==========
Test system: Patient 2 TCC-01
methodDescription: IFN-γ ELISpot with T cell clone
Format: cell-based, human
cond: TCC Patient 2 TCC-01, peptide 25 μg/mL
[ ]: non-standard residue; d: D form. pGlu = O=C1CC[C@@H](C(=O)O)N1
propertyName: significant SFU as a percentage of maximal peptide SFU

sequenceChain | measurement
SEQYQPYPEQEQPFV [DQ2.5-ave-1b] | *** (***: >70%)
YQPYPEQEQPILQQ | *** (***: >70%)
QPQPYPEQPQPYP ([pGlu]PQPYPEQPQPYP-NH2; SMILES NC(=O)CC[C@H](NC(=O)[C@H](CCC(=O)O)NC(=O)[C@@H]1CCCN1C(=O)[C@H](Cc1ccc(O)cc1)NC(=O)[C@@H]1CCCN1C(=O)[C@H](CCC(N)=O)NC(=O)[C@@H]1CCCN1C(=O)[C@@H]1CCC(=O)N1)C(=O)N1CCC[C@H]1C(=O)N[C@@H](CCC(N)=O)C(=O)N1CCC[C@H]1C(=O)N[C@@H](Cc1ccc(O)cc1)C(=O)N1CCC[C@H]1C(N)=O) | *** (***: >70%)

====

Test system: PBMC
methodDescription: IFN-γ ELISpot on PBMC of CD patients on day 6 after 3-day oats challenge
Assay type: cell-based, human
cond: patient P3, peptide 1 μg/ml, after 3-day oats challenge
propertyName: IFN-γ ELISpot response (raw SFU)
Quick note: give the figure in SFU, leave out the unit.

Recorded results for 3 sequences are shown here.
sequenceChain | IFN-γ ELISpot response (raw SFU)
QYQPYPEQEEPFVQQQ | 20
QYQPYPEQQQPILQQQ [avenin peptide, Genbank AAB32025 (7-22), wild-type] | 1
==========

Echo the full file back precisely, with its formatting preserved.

Test system: Patient 2 TCC-01
methodDescription: IFN-γ ELISpot with T cell clone
Format: cell-based, human
cond: TCC Patient 2 TCC-01, peptide 25 μg/mL
[ ]: non-standard residue; d: D form. pGlu = O=C1CC[C@@H](C(=O)O)N1
propertyName: significant SFU as a percentage of maximal peptide SFU

sequenceChain | measurement
SEQYQPYPEQEQPFV [DQ2.5-ave-1b] | *** (***: >70%)
YQPYPEQEQPILQQ | *** (***: >70%)
QPQPYPEQPQPYP ([pGlu]PQPYPEQPQPYP-NH2; SMILES NC(=O)CC[C@H](NC(=O)[C@H](CCC(=O)O)NC(=O)[C@@H]1CCCN1C(=O)[C@H](Cc1ccc(O)cc1)NC(=O)[C@@H]1CCCN1C(=O)[C@H](CCC(N)=O)NC(=O)[C@@H]1CCCN1C(=O)[C@@H]1CCC(=O)N1)C(=O)N1CCC[C@H]1C(=O)N[C@@H](CCC(N)=O)C(=O)N1CCC[C@H]1C(=O)N[C@@H](Cc1ccc(O)cc1)C(=O)N1CCC[C@H]1C(N)=O) | *** (***: >70%)

====

Test system: PBMC
methodDescription: IFN-γ ELISpot on PBMC of CD patients on day 6 after 3-day oats challenge
Assay type: cell-based, human
cond: patient P3, peptide 1 μg/ml, after 3-day oats challenge
propertyName: IFN-γ ELISpot response (raw SFU)
Quick note: give the figure in SFU, leave out the unit.

Recorded results for 3 sequences are shown here.
sequenceChain | IFN-γ ELISpot response (raw SFU)
QYQPYPEQEEPFVQQQ | 20
QYQPYPEQQQPILQQQ [avenin peptide, Genbank AAB32025 (7-22), wild-type] | 1